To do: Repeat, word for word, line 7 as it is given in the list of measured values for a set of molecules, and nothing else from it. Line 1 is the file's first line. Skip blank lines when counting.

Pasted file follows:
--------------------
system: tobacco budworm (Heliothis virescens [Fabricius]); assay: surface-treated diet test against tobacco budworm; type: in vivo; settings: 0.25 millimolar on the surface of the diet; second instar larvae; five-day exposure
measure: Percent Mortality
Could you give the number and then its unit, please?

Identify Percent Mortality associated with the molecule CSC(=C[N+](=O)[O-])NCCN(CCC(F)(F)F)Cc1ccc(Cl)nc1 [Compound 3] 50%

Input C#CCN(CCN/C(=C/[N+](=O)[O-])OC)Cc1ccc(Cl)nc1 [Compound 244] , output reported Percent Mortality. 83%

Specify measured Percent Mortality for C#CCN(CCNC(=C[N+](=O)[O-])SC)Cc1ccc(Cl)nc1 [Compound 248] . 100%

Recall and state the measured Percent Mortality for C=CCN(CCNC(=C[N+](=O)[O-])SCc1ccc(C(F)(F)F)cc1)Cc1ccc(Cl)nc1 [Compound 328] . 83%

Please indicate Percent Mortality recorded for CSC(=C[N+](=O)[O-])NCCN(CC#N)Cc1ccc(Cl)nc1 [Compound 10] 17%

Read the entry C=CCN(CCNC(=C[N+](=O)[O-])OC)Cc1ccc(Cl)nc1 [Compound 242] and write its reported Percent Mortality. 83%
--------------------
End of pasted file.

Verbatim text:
Recall and state the measured Percent Mortality for C=CCN(CCNC(=C[N+](=O)[O-])SCc1ccc(C(F)(F)F)cc1)Cc1ccc(Cl)nc1 [Compound 328] . 83%